Women at Detention Centers Moved Outside in Sweltering Temperatures During Homeland Security Secretarys Visit

Women who desperately wanted to speak with the Department of Homeland Security’s secretary, Kirstjen Nielsen, were instead brought outside where they could not attempt to plea for help.

According to The Intercept, Nielsen visited several detention centers late last week. During a trip to Port Isabel, in Los Fresnos, Texas, 62 women who wanted to communicate with Nielsen were moved outside onto a soccer field — while temperatures were in the high 90s — making the secretary inaccessible. Immigration and Customs Enforcement (ICE) officials told the outlet the move was for “recreation.”

The Intercept reported:

Four women who were detained there on Friday have since communicated with The Intercept. Each recounted being told by guards that afternoon to tidy up their dormitories. They were then directed onto a soccer field bathed in glaring sun with temperatures in the high 90s. One woman heard another say she did not want to go. “But the guard said we had to, that it was an order because some important officials were coming,” the woman said.

The conditions and what actually goes on inside the detention centers has largely been kept secret from the public — similarly, some women reported, detainees are often unaware of what happens outside the centers’ walls.

One woman told The Intercept she was unaware of President Trump’s order to cease family separations or that all separated families are supposed to be reunited later this month. Requests to put the news on televisions at the center are largely ignored, said another. The outlet reported:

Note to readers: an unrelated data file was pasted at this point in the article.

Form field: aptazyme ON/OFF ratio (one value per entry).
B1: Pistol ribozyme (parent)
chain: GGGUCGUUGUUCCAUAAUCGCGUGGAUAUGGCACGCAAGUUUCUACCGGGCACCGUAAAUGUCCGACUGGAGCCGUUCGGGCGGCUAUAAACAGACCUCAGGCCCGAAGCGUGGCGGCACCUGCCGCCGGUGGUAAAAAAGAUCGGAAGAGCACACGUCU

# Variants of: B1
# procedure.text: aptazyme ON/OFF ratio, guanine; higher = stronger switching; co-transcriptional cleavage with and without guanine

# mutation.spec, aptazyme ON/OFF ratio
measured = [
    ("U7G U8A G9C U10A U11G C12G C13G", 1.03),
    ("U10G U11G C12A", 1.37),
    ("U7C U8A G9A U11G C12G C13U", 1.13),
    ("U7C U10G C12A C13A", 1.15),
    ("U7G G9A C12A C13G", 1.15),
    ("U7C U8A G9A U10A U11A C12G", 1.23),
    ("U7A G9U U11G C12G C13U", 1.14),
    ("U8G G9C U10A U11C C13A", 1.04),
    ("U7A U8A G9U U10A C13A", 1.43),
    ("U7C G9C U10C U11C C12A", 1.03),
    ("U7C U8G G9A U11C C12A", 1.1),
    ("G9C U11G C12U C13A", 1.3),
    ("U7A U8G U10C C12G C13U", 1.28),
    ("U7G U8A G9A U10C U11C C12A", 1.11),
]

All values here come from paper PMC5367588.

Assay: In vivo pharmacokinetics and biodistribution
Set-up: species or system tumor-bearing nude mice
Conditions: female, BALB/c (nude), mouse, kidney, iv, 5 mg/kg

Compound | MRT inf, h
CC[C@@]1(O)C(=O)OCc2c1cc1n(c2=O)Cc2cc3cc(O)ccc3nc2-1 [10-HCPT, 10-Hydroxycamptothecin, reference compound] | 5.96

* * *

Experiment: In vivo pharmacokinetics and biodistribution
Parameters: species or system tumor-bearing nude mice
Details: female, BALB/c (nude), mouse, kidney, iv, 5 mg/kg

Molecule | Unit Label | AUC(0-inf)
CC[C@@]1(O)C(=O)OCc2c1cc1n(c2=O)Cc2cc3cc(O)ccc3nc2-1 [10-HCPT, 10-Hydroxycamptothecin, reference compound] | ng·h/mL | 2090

Among the detainees were two women who have no idea where their teenage sons are being held and have not talked with them, as well as a woman whose 6-year-old is hundreds of miles away and unable to speak to her during calls from the child’s shelter, because he only cries when he gets on the phone. When The Intercept spoke with these women, none of them had lawyers.

Nina Pruneda, ICE’s Central and South Texas spokesperson, told The Intercept by email that “Secretary Nielsen spoke to various detainees while she toured the facility.” It is unclear what detainees she allegedly spoke to and what they may have discussed.

A woman identified as Blanca told ProPublica she hasn’t been able to speak with her 6- and 14-year-old daughters since they were separated at the border several weeks ago. She filled out five of the required paperwork requests and has received no response.

“This is maddening,” Blanca said. “The officials, they don’t say anything.”

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